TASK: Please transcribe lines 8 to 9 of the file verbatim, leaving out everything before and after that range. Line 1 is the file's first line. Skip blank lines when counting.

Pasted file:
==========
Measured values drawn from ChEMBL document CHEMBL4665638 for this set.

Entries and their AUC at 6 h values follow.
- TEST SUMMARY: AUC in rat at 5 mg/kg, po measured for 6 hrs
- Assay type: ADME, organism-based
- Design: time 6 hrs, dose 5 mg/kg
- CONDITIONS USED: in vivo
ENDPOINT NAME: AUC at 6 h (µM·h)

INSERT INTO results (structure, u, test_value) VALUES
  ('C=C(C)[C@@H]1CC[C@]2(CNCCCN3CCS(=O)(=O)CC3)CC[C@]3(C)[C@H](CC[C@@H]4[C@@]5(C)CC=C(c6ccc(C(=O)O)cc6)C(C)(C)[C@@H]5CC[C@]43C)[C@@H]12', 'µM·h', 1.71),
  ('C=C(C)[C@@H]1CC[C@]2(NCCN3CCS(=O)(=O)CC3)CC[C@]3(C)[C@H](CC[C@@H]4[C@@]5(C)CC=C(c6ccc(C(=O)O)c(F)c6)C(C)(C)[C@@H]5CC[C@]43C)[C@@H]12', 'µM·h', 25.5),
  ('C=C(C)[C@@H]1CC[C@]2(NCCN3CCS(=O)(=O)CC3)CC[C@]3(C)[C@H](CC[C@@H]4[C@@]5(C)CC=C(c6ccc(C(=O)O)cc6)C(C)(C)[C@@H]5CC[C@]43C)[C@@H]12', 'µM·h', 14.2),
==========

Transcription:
INSERT INTO results (structure, u, test_value) VALUES
  ('C=C(C)[C@@H]1CC[C@]2(CNCCCN3CCS(=O)(=O)CC3)CC[C@]3(C)[C@H](CC[C@@H]4[C@@]5(C)CC=C(c6ccc(C(=O)O)cc6)C(C)(C)[C@@H]5CC[C@]43C)[C@@H]12', 'µM·h', 1.71),